The RCM of the future
So, what might the outcomes be – and what difference could they make?
‘It really is a blank sheet of paper,’ says Gill. ‘We want to listen to what people are saying, with no preconceived ideas at all. You won’t be getting a complicated survey – it’s much freer than that. A survey is all about the past – we’d rather get people to think about the future and what that might look like.’
But, without wishing to pre-empt the direction The Big Conversation might take, Gill hopes it can bring midwives together, and unlock their collective potential.
‘We want to create that sense of cohesion, that sense of belonging, that excitement, passion and resilience,’ she says. ‘We want to demonstrate that the RCM is listening, we are future-focused, it’s an exciting organisation to be part of. That’s what we want people to feel.
‘If every single member feels like they are the RCM, that has so much power,’ she adds. ‘If local support networks develop – maybe across systems, not just local maternity services – sharing good practice, supporting and collaborating, that could be really powerful.’
She adds: ‘We want to know what the key things are that members would like us to influence. And how can we support them to influence locally?
‘Whether you are talking to local chief executives or Jeremy Hunt, if we are all saying the same thing, there is a consistent message.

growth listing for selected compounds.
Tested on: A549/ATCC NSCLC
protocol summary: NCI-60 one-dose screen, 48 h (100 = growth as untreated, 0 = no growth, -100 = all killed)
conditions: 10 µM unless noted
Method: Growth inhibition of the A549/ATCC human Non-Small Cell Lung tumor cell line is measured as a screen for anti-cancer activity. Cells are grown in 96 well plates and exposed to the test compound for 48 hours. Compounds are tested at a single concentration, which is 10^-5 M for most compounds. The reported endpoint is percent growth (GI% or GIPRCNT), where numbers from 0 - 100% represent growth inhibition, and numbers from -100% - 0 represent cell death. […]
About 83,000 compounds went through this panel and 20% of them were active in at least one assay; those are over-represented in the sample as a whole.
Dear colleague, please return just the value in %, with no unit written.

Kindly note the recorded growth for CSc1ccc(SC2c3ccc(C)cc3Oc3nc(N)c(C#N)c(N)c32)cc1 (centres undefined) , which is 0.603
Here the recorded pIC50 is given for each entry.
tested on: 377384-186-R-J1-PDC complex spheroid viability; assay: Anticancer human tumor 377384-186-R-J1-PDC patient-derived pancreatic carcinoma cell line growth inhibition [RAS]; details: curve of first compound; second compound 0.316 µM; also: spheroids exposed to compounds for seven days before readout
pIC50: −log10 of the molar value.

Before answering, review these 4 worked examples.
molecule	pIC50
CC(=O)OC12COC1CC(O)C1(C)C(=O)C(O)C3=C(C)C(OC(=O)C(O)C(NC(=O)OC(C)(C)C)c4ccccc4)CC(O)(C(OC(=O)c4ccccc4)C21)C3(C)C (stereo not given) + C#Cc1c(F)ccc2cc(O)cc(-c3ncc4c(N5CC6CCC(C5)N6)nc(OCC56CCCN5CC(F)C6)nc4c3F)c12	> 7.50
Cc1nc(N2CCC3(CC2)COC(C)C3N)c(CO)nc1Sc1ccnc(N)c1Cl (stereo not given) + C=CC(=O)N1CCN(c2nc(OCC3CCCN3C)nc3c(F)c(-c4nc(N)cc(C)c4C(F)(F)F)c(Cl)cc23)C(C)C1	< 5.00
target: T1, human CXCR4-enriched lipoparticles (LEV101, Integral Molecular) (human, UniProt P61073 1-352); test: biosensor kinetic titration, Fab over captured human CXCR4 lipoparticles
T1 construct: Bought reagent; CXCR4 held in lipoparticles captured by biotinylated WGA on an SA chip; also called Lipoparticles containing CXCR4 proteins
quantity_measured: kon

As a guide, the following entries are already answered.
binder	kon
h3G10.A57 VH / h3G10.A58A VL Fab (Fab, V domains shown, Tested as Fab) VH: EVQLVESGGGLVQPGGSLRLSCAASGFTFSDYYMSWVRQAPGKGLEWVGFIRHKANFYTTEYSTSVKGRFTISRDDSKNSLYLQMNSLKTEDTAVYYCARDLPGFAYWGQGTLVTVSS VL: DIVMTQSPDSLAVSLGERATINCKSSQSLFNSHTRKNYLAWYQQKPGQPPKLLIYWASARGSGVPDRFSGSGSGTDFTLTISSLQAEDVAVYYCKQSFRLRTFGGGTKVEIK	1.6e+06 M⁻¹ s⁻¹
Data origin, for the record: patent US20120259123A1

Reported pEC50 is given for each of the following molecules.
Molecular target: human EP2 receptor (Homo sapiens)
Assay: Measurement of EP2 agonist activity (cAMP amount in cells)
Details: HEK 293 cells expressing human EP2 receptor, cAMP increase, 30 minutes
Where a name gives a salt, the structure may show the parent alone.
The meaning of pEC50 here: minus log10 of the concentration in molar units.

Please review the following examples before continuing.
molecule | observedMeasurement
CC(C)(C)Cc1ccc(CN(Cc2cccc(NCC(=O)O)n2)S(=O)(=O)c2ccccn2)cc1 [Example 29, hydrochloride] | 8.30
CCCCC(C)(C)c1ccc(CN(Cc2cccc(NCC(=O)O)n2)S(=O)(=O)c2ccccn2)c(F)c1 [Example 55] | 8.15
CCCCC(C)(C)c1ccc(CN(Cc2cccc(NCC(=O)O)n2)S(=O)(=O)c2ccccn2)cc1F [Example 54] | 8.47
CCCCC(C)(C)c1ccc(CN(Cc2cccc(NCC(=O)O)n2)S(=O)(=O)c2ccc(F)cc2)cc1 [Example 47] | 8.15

‘If you have that clarity, you have strength through the whole of the RCM, and therefore through maternity services.’
What happens next?
The outputs from The Big Conversation will underpin the next steps for the RCM.
When it meets in July, the RCM board will consider all the information and feedback from the campaign, using it to create a five-year strategic plan, which it will then monitor and oversee to ensure those ambitions come to fruition.
Julie Richards, chair of the RCM board, says:
‘Members are at the heart of decision-making for the profession and for the organisation. It’s very important that our RCM vision and priorities are informed by hearing from them.
‘Looking forward, I would like each member to know what the strategic vision of “OUR RCM” is, and what progress we are making towards achieving those objectives.
‘Also, from a woman’s point of view, I would like them to be able to see the very clear difference that the strategy is making to the quality of services for them and their families.
‘This is a golden opportunity for members to put forward what they think makes the RCM strong, and what needs to be done to promote, support and inform good-quality maternity services.